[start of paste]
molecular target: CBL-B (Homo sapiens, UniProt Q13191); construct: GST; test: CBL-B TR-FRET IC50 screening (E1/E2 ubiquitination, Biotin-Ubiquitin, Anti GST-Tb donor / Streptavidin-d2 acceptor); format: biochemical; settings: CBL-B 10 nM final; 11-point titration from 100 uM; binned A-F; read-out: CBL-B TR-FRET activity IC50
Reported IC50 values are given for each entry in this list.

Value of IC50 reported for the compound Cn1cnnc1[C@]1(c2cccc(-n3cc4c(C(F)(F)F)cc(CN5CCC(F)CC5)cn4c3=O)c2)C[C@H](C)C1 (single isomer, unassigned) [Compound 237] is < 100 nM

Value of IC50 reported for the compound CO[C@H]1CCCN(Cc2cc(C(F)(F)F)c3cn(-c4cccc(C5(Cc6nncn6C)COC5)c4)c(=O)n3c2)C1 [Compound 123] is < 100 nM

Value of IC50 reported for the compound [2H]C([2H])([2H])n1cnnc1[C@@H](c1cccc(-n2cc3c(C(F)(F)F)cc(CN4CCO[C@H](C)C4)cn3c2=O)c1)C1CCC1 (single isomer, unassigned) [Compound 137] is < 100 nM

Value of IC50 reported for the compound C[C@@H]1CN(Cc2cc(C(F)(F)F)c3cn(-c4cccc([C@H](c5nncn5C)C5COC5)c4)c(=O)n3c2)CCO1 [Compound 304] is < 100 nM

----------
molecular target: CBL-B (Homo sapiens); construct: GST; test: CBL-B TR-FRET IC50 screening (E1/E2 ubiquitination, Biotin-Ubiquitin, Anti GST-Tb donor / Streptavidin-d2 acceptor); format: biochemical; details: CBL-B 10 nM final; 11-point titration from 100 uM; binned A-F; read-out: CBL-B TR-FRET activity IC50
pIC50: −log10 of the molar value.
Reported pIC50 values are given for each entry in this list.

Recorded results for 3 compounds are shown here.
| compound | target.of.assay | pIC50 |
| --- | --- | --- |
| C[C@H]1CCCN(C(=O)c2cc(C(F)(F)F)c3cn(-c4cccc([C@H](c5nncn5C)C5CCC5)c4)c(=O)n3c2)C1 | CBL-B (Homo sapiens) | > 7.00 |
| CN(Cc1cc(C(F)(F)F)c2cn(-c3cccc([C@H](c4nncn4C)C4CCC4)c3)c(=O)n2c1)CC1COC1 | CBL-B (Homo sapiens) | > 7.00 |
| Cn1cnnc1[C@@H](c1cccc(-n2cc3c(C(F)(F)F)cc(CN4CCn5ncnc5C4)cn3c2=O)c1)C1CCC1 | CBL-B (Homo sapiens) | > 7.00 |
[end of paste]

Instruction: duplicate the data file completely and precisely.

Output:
molecular target: CBL-B (Homo sapiens, UniProt Q13191); construct: GST; test: CBL-B TR-FRET IC50 screening (E1/E2 ubiquitination, Biotin-Ubiquitin, Anti GST-Tb donor / Streptavidin-d2 acceptor); format: biochemical; settings: CBL-B 10 nM final; 11-point titration from 100 uM; binned A-F; read-out: CBL-B TR-FRET activity IC50
Reported IC50 values are given for each entry in this list.

Value of IC50 reported for the compound Cn1cnnc1[C@]1(c2cccc(-n3cc4c(C(F)(F)F)cc(CN5CCC(F)CC5)cn4c3=O)c2)C[C@H](C)C1 (single isomer, unassigned) [Compound 237] is < 100 nM

Value of IC50 reported for the compound CO[C@H]1CCCN(Cc2cc(C(F)(F)F)c3cn(-c4cccc(C5(Cc6nncn6C)COC5)c4)c(=O)n3c2)C1 [Compound 123] is < 100 nM

Value of IC50 reported for the compound [2H]C([2H])([2H])n1cnnc1[C@@H](c1cccc(-n2cc3c(C(F)(F)F)cc(CN4CCO[C@H](C)C4)cn3c2=O)c1)C1CCC1 (single isomer, unassigned) [Compound 137] is < 100 nM

Value of IC50 reported for the compound C[C@@H]1CN(Cc2cc(C(F)(F)F)c3cn(-c4cccc([C@H](c5nncn5C)C5COC5)c4)c(=O)n3c2)CCO1 [Compound 304] is < 100 nM

----------
molecular target: CBL-B (Homo sapiens); construct: GST; test: CBL-B TR-FRET IC50 screening (E1/E2 ubiquitination, Biotin-Ubiquitin, Anti GST-Tb donor / Streptavidin-d2 acceptor); format: biochemical; details: CBL-B 10 nM final; 11-point titration from 100 uM; binned A-F; read-out: CBL-B TR-FRET activity IC50
pIC50: −log10 of the molar value.
Reported pIC50 values are given for each entry in this list.

Recorded results for 3 compounds are shown here.
| compound | target.of.assay | pIC50 |
| --- | --- | --- |
| C[C@H]1CCCN(C(=O)c2cc(C(F)(F)F)c3cn(-c4cccc([C@H](c5nncn5C)C5CCC5)c4)c(=O)n3c2)C1 | CBL-B (Homo sapiens) | > 7.00 |
| CN(Cc1cc(C(F)(F)F)c2cn(-c3cccc([C@H](c4nncn4C)C4CCC4)c3)c(=O)n2c1)CC1COC1 | CBL-B (Homo sapiens) | > 7.00 |
| Cn1cnnc1[C@@H](c1cccc(-n2cc3c(C(F)(F)F)cc(CN4CCn5ncnc5C4)cn3c2=O)c1)C1CCC1 | CBL-B (Homo sapiens) | > 7.00 |